I mentioned that a common challenge for developing and aspiring jazz pianists, particularly right-handed ones, is getting a conversation going between the left and right hands, because it is so easy for the right hand to take over.

Bertha continued,  “And part of that is because they have so much to say!  They’re so intense.  You have to stop and think about breathing when you talk to people.  While you’re listening, you’re breathing.  Even inside of your own conversation, your own delivery, you have to take a breath.  So breathing while you play, into your phrases, is a very important thing to try to get your students to manipulate while they’re learning how to improvise.  Breathe!  What is this next thing you want to say?  Are you delivering run-on sentences that don’t go anywhere?  Do you have something in mind about where you end and where you begin something else?  Are you just so intense about keeping your hands on the keyboard that you play something that doesn’t have any real meaning, that doesn’t satisfy you enough so you keep going, keep going, keep going?  So you have to stop and think about…just the way a singer has to stop and think about a meaningful breath so that the words have continuity.  The instrumentalist has to think the same way.”

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Afternoon River Bop: a line on the changes to Eddie ‘Cleanhead’ Vinson’s ‘Tune Up’

‘Tune Up’, by the alto saxophonist Eddie ‘Cleanhead’ Vinson, is one of a number of tunes which Miles Davis claimed to have written but which were actually composed by others.  Other tunes in this category include ‘Four’ (also by Vinson), ‘Solar’ (by guitarist Chuck Wayne), the ‘old ‘ ‘Milestones’ from the sessions with Charlie Parker on tenor sax (by a number of accounts, composed by pianist John Lewis) and ‘Blue In Green’ (by pianist Bill Evans).  In a live recording by Vinson, the tune is played as a sixteen-bar form, starting with three ii-V-I progressions the keys of which descend by whole steps, followed by a phrase where the V and I chords in the key of Bb (F7 and Bbmaj7) are bookended by the ii and V chords in the key of D (Em7 and A7). Miles Davis recorded the tune twice, first a 1953 version for the album Blue Haze, followed by a 1956 version for Cookin’ with the Miles Davis Quintet. In the Blue Haze version, he makes what appears to be his only contribution to the tune, extending it to a thirty-two bar form; I borrowed this progression for my original tunes which are shown below. 

Below you will find links to videos and sheet music for two different versions of my tune ‘Afternoon River Bop’, which borrows phrases from tunes by (in order) Miles Davis and Gil Evans, Arthur Hamilton, Miles Davis (a different tune) and John Lewis.  ‘Afternoon River Bop #1’ makes each chord change a separate ‘question’ with a separate melodic ‘answer’, and is somewhat more approachable in terms of technique.  The video for ‘Afternoon River Bop #1’ also includes a demonstration of a scale outline for the progression, which I have also included a notated version of below. In the video I also play a slightly different melody and use mostly root position voicings rather than the rootless chord voicings shown in the chart. In ‘Afternoon River Bop #2’, I have more chromatic phrases that melodically connect the ii-V chord pairs (Em7-A7, Dm7-G7, Cm7-F7).  These phrases are ‘bookended’ by chord voicings on either side of the phrase.  ‘Afternoon River Bop #2’ works particularly well as a countermelody to ‘Tune Up’. 

Link to video of Afternoon River Bop #1

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One Time Only (in memory of Ellen Powell, with a short history of the progression to ‘There Will Never Be Another You’)

In memory of my friend, mentor and musical colleague, the great Vermont jazz bassist Ellen Powell, I wrote ‘One Time Only’, a tune based the changes of the jazz standard ‘There Will Never Be Another You’. One measure of the influence of this tune on jazz musicians are the tunes that have been written by jazz composers on its progression, including Horace Silver’s Split Kick and John Scofield’s Not You Again.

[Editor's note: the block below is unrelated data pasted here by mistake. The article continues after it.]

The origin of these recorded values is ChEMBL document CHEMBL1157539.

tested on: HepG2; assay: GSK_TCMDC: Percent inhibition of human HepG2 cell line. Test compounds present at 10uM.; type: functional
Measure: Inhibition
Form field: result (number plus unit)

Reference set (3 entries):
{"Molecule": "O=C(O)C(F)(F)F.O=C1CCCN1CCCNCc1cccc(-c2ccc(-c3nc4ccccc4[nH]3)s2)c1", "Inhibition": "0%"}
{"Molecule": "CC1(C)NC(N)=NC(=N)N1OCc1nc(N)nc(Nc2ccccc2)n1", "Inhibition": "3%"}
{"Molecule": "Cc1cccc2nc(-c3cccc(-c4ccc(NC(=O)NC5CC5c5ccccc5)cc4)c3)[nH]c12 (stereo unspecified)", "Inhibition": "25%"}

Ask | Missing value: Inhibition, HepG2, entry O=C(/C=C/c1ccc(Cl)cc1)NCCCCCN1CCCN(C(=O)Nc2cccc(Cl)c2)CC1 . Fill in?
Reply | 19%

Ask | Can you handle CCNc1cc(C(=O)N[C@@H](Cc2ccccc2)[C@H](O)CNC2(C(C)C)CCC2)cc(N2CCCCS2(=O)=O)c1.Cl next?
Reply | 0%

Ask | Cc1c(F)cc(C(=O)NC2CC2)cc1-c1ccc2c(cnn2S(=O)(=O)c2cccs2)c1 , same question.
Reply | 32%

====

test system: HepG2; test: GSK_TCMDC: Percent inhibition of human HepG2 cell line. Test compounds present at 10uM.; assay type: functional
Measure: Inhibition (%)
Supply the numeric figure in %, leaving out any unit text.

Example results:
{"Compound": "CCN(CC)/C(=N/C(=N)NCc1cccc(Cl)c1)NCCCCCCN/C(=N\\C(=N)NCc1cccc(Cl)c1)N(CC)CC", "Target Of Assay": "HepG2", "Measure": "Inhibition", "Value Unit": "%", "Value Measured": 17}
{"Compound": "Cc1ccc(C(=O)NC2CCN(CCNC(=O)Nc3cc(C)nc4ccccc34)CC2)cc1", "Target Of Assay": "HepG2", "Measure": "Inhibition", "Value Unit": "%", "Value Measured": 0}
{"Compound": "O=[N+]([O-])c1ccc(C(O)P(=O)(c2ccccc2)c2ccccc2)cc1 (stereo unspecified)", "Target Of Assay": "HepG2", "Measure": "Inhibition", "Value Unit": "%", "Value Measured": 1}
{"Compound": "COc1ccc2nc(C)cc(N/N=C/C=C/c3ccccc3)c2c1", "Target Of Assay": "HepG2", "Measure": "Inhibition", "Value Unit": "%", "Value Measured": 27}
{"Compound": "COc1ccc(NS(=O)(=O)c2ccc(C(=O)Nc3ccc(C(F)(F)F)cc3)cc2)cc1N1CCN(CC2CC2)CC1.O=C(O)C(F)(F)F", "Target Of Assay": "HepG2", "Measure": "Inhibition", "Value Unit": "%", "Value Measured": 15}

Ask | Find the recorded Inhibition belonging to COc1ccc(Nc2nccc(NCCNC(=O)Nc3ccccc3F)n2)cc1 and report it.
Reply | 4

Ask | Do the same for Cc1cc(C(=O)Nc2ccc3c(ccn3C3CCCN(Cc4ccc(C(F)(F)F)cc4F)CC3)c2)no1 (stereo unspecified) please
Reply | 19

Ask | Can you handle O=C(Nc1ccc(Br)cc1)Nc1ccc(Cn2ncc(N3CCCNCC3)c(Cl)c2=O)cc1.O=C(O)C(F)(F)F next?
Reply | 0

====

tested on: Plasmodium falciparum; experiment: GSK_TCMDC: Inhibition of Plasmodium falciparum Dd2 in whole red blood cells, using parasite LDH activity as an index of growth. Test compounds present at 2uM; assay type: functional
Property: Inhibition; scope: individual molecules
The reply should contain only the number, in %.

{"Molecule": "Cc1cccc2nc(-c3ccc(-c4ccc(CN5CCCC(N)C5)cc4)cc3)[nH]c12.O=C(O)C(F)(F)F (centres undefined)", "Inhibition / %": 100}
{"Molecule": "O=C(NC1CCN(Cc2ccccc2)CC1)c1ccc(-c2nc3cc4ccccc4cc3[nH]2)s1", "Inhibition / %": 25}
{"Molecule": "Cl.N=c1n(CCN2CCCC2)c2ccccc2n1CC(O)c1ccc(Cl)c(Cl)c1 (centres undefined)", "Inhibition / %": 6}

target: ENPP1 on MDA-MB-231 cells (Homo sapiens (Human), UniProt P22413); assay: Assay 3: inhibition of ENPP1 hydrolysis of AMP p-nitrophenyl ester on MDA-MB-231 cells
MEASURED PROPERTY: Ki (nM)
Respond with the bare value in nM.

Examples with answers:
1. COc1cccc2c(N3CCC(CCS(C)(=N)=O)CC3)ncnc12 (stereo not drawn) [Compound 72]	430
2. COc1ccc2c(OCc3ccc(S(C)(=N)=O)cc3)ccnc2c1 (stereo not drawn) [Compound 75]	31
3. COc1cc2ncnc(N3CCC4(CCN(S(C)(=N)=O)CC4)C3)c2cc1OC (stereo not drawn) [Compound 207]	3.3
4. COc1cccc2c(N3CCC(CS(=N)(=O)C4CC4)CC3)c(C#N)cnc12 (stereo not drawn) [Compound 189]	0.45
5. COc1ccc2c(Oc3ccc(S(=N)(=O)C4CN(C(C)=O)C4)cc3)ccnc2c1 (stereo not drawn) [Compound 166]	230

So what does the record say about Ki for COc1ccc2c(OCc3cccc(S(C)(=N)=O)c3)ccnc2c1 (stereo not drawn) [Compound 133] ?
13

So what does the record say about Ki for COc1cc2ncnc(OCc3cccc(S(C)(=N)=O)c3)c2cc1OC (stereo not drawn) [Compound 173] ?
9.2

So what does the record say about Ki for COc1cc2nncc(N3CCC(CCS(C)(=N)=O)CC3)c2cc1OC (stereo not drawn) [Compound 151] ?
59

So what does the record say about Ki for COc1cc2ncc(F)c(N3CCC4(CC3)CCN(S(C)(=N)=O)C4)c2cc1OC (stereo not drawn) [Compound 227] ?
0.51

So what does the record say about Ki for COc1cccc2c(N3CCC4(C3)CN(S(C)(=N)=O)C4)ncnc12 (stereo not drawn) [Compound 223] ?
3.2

Here’s a link to a video of my solo piano rendition of ‘One Time Only’. Like the vocalist and pianist Shirley Horn, Ellen was committed to exploring slower tempos, including ballads and slow Latin jazz feels like bossa nova, so ‘One Time Only’ is a slow bossa. (I wrote about Horn and transcribed one of her rare but highly swingin’ piano solos in an earlier post.) The melody of ‘One Time Only’ is inspired by some beautiful phrases Ellen played in a solo on a recording we made together; a link to that recording and a transcription of the solo is below. In building a new melody out of the phrases of a player whose improvising I admire, my model is the lesser known trumpeter and better known composer Benny Harris, who built his tune ‘Ornithology’ out of Charlie Parker phrases (see my blog post on that tune), repurposed a phrase from Bud Powell’s tune ‘Strictly Confidential‘ in his composition ‘Reets and I‘ (also originally recorded by Powell), and built ‘Crazeology’ (a.k.a. ‘Little Bennie’) out of phrases by Powell and Dizzy Gillespie.

As a side note, it is interesting to note that both Billy Joel’s ‘New York State of Mind’ and Paul McCartney’s ‘Yesterday’ begin with chord progressions that seem to be excerpted from the opening of ‘Another You’. As Joel mentions in an interview with Judy Carmichael, he studied briefly with the great jazz pianist Lennie Tristano, who had ‘Another You’ in his repertoire and recorded it a number of times, including this version from the mid-1950s. In an interview with Stephen Colbert, McCartney mentions that some of his earliest piano playing was accompanying family singalongs where ‘all the old aunties’ would sing ‘all the old songs’. Given that he mentions specifically songs as old as ‘When The Red, Red Robin Comes Bob, Bob, Bobbin’ Along’ from 1926 and ‘Chicago (That Toddlin’ Town)’ from 1922, it seems likely that ‘Another You’, which was published in 1942, might have been included, as we can assume the singalongs he was playing for were likely in the early 1950s.

‘One Time Only’ was inspired by Ellen’s solo on her tune ‘Good Dog, Want A Cookie?’, which we recorded for a compilation CD by local jazz players who played in the 1997 Discover Jazz Festival. It was produced and engineered by Joe Davidian and his father Rich Davidian at their home studio. Rich has also made a wonderful video for the tune featuring pictures of Ellen’s dogs, to whom she was very devoted, particularly Elsa and Muffin.